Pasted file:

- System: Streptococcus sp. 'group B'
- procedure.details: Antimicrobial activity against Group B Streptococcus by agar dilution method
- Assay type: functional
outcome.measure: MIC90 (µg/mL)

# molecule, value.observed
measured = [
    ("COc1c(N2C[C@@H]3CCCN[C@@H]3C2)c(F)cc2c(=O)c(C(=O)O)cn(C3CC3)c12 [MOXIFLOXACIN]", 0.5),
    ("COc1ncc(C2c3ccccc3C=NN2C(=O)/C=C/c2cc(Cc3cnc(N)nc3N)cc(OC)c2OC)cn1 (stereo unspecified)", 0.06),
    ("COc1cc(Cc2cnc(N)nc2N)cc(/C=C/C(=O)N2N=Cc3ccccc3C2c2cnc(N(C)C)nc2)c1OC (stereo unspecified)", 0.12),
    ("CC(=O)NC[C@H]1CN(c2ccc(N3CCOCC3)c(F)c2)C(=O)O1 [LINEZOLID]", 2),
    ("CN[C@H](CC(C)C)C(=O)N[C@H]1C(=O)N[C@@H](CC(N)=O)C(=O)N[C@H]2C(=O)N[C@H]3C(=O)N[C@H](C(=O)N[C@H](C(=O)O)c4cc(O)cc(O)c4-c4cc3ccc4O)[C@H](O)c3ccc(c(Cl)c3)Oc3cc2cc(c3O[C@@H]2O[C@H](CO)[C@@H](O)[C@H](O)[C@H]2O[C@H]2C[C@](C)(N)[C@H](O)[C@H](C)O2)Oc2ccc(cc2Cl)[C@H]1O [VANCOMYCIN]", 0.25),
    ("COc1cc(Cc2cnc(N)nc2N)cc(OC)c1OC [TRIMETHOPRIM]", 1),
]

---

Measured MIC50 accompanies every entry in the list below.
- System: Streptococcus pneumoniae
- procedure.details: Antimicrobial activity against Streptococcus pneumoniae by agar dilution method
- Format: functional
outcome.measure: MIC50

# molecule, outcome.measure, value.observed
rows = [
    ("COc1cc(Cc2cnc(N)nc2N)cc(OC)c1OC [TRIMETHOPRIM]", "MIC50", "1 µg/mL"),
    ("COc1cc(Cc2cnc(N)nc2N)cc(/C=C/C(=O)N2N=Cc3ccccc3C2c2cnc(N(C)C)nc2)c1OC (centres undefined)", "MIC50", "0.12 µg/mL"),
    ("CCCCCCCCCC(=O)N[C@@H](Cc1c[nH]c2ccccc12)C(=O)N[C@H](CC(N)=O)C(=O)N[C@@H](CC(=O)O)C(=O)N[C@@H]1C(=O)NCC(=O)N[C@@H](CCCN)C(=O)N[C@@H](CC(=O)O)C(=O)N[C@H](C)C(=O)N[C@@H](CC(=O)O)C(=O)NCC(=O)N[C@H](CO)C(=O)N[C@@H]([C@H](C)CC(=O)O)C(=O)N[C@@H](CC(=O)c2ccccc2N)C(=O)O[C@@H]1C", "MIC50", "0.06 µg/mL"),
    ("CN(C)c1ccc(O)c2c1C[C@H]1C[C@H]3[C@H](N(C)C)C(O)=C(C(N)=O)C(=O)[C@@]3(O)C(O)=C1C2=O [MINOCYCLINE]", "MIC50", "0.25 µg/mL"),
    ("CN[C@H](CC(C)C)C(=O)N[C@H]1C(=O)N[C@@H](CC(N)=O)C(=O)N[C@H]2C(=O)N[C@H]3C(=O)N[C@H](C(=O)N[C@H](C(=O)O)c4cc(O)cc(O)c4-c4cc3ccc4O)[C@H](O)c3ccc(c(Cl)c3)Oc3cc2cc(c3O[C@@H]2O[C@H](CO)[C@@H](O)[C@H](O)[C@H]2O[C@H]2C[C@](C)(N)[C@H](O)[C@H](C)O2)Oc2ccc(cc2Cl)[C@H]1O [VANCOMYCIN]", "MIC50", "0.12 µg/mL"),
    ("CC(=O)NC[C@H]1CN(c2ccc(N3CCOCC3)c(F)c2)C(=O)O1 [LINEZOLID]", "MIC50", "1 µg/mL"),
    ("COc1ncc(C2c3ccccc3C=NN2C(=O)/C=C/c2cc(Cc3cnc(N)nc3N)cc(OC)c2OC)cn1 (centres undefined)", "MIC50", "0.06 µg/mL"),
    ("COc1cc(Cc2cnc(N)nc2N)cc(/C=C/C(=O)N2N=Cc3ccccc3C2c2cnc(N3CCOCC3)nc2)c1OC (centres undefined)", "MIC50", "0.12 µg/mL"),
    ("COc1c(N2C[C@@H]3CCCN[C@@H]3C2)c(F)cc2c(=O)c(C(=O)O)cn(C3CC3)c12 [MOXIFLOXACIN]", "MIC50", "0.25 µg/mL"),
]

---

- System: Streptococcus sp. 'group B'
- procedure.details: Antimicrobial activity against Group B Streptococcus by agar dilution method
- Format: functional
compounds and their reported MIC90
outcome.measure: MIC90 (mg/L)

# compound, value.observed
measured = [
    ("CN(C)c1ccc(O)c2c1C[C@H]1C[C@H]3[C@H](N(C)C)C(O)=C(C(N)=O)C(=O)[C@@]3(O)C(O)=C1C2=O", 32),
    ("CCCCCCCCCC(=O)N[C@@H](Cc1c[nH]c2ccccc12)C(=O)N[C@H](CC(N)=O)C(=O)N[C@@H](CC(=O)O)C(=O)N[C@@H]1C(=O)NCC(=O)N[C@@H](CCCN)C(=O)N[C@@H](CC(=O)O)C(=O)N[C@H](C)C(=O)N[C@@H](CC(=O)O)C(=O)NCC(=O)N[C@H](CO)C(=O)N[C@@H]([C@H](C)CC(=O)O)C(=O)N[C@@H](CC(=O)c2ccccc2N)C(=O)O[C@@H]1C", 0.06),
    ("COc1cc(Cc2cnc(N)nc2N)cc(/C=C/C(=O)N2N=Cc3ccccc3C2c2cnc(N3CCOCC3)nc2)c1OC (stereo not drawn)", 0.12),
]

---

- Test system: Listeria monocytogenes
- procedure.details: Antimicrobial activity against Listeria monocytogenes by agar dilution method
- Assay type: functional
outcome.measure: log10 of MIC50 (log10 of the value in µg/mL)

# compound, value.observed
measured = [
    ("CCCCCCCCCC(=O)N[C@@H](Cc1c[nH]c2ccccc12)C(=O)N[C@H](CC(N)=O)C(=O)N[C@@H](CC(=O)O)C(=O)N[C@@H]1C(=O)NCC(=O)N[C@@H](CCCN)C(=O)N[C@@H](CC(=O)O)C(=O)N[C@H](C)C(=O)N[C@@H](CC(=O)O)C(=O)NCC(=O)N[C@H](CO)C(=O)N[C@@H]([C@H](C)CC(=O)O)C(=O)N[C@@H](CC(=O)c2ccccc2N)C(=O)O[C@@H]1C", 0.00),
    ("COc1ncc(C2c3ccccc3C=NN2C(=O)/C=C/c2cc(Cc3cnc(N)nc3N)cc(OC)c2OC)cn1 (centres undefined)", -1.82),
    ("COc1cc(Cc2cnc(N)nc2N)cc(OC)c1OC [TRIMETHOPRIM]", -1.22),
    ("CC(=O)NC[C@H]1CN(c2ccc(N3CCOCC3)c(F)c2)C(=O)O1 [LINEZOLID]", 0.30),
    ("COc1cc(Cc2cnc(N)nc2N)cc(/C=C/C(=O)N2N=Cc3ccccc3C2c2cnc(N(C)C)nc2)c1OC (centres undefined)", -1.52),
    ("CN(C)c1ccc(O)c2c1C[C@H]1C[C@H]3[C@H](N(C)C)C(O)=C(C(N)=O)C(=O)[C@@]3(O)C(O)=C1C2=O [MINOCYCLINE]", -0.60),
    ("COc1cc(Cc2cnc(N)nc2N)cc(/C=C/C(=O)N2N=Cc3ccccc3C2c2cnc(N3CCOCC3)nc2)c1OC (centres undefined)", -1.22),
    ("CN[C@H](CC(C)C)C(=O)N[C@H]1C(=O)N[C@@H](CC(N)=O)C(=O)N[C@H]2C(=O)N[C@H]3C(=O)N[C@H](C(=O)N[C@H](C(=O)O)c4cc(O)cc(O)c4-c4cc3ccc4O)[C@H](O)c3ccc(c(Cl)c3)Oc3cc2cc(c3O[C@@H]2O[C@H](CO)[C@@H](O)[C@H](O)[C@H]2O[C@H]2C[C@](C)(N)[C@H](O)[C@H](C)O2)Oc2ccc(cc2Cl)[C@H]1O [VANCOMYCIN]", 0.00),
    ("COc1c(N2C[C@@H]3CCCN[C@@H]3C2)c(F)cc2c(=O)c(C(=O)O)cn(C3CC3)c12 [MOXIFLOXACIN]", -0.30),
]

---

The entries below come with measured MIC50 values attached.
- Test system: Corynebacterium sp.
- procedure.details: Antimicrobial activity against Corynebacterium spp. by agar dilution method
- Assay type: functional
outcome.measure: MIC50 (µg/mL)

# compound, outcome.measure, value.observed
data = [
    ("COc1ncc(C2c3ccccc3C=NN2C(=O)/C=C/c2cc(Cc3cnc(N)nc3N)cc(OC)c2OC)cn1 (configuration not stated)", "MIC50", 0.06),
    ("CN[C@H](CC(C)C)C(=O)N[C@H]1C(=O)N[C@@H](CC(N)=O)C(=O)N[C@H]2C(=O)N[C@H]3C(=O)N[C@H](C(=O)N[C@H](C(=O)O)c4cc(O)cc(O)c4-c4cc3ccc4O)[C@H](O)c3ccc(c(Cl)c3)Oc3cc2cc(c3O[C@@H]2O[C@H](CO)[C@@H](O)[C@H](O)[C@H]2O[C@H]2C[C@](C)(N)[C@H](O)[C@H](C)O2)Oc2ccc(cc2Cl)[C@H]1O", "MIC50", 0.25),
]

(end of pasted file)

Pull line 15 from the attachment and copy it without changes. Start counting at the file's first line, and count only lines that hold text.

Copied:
Measured MIC50 accompanies every entry in the list below.